After returning from Brazil, my Hessen mare gave birth to a beautiful colt and we started looking for our own stud farm.

I remembered my old love for the Lipizzan breed and started breeding Lipizzans. For 20 years our small herd had its home in an idyllic rural location in northern Germany. Although this area called “Geest” had not the altitude of the Karst Mountains, the cradle of the Lipizzan breed, its rather barren and stony soils resembled a little bit the rearing conditions in Lipica.

Lipica is Slovenian for "little linden tree". Since our old Lower Saxony farm house was surrounded by linden trees, it was quite obvious to name the farm "Unter den Linden". The farm was situated in the midst of its pastures and meadows. Previously some of the field were cultivated as a corn monoculture. We changed those into meadows with a variety of grass types particularly suitable for horses, interspersed with various herbs. So we could harvest an aromatic hay for our Lipizzans.

Our breeding stock was exclusively offspring from traditional bloodlines. As with all Lipizzans, their pedigrees went back to the founders of the mare families or stallion lines. In some cases as far back as 1755. Our goal in breeding was to preserve the original type of the noble baroque horse of pomp and circumstance, both in its external appearance and in its character.

Being aware of the great variety of coat colors existing originally in the Lipizzan breed I started breeding with two bay mares. There was the idea, too, that colored horses could reduce the occurrence of melanoma in gray horses. This has now been confirmed by scientific studies and now some state studs, such as Piber, also use colored specimen for this purpose.

It turned out that the coat of these two mares was bay but they were also carriers of the Sabino Gene. A remnant of the colorful coat varieties from baroque times.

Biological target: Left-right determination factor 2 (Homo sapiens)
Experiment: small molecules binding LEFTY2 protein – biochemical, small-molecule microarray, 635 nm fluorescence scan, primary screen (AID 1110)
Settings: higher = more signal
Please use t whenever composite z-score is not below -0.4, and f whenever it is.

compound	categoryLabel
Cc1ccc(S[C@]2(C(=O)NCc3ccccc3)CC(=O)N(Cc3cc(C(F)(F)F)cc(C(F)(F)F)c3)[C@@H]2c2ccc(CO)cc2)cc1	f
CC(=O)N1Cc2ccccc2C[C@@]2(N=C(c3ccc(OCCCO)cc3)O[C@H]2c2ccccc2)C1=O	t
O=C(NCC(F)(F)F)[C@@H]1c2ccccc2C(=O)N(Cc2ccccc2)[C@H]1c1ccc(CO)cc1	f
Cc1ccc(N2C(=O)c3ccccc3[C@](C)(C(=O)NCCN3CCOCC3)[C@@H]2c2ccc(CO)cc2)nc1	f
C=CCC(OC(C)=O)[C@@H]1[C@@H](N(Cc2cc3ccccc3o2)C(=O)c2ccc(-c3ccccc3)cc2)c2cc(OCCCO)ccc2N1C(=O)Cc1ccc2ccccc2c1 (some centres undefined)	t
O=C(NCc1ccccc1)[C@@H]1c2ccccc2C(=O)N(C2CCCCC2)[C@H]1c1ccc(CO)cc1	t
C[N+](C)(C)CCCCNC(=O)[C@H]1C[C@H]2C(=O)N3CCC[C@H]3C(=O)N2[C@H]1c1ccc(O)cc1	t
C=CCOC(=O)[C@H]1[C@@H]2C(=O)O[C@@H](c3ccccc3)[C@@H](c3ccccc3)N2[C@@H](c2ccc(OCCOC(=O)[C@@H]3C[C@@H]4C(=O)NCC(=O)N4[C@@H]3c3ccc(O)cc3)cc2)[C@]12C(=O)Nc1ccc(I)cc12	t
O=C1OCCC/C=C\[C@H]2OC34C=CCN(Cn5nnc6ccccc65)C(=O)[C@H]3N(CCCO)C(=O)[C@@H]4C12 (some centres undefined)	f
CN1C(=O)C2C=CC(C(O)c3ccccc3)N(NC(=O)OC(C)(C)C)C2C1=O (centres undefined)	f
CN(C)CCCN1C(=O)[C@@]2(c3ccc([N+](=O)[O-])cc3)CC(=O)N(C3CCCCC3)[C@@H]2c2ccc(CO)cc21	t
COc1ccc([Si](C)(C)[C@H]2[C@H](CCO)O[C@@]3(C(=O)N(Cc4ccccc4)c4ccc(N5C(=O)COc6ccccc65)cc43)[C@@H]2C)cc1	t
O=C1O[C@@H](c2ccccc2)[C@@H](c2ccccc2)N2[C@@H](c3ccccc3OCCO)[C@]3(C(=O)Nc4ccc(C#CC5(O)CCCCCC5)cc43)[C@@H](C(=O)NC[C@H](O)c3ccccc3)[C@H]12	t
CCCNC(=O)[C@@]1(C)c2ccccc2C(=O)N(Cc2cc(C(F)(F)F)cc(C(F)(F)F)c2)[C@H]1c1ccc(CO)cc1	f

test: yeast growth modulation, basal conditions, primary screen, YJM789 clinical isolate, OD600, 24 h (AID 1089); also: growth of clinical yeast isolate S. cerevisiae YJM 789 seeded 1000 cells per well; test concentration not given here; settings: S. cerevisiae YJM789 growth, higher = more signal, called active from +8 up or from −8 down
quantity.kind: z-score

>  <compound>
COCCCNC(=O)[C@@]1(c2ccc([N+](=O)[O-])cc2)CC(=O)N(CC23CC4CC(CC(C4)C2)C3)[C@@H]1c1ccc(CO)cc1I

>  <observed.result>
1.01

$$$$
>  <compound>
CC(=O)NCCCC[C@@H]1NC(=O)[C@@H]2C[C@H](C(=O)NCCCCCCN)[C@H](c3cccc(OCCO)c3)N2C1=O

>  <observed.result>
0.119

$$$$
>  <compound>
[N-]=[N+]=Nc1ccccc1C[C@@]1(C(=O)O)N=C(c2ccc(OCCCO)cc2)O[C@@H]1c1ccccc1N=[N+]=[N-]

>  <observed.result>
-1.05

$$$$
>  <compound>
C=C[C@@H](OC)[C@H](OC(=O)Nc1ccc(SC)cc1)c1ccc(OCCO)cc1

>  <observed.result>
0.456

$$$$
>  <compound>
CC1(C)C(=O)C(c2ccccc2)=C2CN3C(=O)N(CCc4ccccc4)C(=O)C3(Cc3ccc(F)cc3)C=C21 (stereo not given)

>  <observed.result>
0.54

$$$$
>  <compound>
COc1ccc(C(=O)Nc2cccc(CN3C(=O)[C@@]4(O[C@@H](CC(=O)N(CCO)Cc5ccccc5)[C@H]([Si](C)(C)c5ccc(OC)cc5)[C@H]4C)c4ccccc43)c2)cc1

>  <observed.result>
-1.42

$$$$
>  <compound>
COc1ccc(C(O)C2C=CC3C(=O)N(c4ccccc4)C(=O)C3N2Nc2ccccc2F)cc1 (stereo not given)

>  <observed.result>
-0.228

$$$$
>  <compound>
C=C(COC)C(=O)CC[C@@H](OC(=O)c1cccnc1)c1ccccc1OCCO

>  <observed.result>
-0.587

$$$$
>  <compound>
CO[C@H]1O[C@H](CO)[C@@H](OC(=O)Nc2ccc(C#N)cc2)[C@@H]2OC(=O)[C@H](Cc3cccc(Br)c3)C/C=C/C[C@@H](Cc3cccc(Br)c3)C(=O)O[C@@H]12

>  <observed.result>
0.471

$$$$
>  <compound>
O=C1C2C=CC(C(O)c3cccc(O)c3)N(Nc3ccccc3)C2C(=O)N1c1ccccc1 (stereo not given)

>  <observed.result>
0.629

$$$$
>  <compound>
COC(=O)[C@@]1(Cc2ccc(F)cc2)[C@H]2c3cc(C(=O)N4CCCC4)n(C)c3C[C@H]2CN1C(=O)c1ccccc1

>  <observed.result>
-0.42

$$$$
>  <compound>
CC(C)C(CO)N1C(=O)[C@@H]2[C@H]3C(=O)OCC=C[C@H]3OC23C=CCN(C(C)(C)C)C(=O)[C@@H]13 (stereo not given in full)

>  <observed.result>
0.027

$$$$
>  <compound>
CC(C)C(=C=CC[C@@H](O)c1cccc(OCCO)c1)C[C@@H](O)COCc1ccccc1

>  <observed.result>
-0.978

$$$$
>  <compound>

We did not want to simply reproduce Lipizzans, but to breed specifically on the basis of the old genes as described in the original studbook (see Background) to preserve the original type. The foals would be raised within the herd. Their suitability for riding purposes would be tested with our initial training before any offspring was offered for sale.

By a lucky coincidence, in January 2000, we were able to purchase the almost ten-year-old mare Ravata. She had already been passed through by two different owners and had given birth to three foals. Right from the beginning there was a deep mutual trust between Ravata and me. She was the undisputed leader of our small herd. After raising her last foal she started a second career as a reliable side-saddle horse.

At our stud shows she was presented with double reins. This was an impressive sign of trust, because in the early days she steadfastly refused to pick up a bit at all.

Whilst we have retired from actual breeding and sold our farm, we continue to offer answering any questions concerning the breed.

More about rearing and training Lipizzans you will find on the following pages.